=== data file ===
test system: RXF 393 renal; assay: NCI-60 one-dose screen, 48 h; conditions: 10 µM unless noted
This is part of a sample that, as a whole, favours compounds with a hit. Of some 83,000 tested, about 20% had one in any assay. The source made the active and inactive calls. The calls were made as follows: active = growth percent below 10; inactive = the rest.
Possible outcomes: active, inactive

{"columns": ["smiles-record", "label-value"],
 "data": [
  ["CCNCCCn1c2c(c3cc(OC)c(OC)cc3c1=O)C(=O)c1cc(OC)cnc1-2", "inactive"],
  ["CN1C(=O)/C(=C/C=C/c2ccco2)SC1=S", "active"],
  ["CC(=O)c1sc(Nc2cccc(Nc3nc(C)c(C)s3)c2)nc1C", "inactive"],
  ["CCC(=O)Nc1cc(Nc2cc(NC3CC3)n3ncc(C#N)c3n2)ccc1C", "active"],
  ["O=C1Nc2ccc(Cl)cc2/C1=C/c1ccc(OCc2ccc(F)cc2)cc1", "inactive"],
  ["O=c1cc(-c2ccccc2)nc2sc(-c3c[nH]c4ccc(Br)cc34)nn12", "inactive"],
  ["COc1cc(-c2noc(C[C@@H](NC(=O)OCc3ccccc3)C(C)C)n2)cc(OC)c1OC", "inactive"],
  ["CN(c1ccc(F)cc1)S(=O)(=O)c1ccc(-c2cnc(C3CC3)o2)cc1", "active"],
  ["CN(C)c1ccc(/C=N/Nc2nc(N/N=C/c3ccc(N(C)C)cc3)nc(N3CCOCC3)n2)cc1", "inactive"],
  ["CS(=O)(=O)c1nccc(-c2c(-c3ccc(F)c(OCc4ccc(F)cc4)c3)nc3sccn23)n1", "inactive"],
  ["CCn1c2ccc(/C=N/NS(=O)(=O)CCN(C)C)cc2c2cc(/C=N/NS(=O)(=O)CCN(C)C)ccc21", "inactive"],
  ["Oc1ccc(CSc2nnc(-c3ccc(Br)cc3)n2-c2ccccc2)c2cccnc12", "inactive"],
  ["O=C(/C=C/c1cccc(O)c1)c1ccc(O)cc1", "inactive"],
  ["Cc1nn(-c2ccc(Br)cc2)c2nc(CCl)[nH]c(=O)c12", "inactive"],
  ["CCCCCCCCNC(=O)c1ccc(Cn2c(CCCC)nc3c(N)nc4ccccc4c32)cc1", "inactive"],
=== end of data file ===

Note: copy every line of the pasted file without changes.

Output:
test system: RXF 393 renal; assay: NCI-60 one-dose screen, 48 h; conditions: 10 µM unless noted
This is part of a sample that, as a whole, favours compounds with a hit. Of some 83,000 tested, about 20% had one in any assay. The source made the active and inactive calls. The calls were made as follows: active = growth percent below 10; inactive = the rest.
Possible outcomes: active, inactive

{"columns": ["smiles-record", "label-value"],
 "data": [
  ["CCNCCCn1c2c(c3cc(OC)c(OC)cc3c1=O)C(=O)c1cc(OC)cnc1-2", "inactive"],
  ["CN1C(=O)/C(=C/C=C/c2ccco2)SC1=S", "active"],
  ["CC(=O)c1sc(Nc2cccc(Nc3nc(C)c(C)s3)c2)nc1C", "inactive"],
  ["CCC(=O)Nc1cc(Nc2cc(NC3CC3)n3ncc(C#N)c3n2)ccc1C", "active"],
  ["O=C1Nc2ccc(Cl)cc2/C1=C/c1ccc(OCc2ccc(F)cc2)cc1", "inactive"],
  ["O=c1cc(-c2ccccc2)nc2sc(-c3c[nH]c4ccc(Br)cc34)nn12", "inactive"],
  ["COc1cc(-c2noc(C[C@@H](NC(=O)OCc3ccccc3)C(C)C)n2)cc(OC)c1OC", "inactive"],
  ["CN(c1ccc(F)cc1)S(=O)(=O)c1ccc(-c2cnc(C3CC3)o2)cc1", "active"],
  ["CN(C)c1ccc(/C=N/Nc2nc(N/N=C/c3ccc(N(C)C)cc3)nc(N3CCOCC3)n2)cc1", "inactive"],
  ["CS(=O)(=O)c1nccc(-c2c(-c3ccc(F)c(OCc4ccc(F)cc4)c3)nc3sccn23)n1", "inactive"],
  ["CCn1c2ccc(/C=N/NS(=O)(=O)CCN(C)C)cc2c2cc(/C=N/NS(=O)(=O)CCN(C)C)ccc21", "inactive"],
  ["Oc1ccc(CSc2nnc(-c3ccc(Br)cc3)n2-c2ccccc2)c2cccnc12", "inactive"],
  ["O=C(/C=C/c1cccc(O)c1)c1ccc(O)cc1", "inactive"],
  ["Cc1nn(-c2ccc(Br)cc2)c2nc(CCl)[nH]c(=O)c12", "inactive"],
  ["CCCCCCCCNC(=O)c1ccc(Cn2c(CCCC)nc3c(N)nc4ccccc4c32)cc1", "inactive"],